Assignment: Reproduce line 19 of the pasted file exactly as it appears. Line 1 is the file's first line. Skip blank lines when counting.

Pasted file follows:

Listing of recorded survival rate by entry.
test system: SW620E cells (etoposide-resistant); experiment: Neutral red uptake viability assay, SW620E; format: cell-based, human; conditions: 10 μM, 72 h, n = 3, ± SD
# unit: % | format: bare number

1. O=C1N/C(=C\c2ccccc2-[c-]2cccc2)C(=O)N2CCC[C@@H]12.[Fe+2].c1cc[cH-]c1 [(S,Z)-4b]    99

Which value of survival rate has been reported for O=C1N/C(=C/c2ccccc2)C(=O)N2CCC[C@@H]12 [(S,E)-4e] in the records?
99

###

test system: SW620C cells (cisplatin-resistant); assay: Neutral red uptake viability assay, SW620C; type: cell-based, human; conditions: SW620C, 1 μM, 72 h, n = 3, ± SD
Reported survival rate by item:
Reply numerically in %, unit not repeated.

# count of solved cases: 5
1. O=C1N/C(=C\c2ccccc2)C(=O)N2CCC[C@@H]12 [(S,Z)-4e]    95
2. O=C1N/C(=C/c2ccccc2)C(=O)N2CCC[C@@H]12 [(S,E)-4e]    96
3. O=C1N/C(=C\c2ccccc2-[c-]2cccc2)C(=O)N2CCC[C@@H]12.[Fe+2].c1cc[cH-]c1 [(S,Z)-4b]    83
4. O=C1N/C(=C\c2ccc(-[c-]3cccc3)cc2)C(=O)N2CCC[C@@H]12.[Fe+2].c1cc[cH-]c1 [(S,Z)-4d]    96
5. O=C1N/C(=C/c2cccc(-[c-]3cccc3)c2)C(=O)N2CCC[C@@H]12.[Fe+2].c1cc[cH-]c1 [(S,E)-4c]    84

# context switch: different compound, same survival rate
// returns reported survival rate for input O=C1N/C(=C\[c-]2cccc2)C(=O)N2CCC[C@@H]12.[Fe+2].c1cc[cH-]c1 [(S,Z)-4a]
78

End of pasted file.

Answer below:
78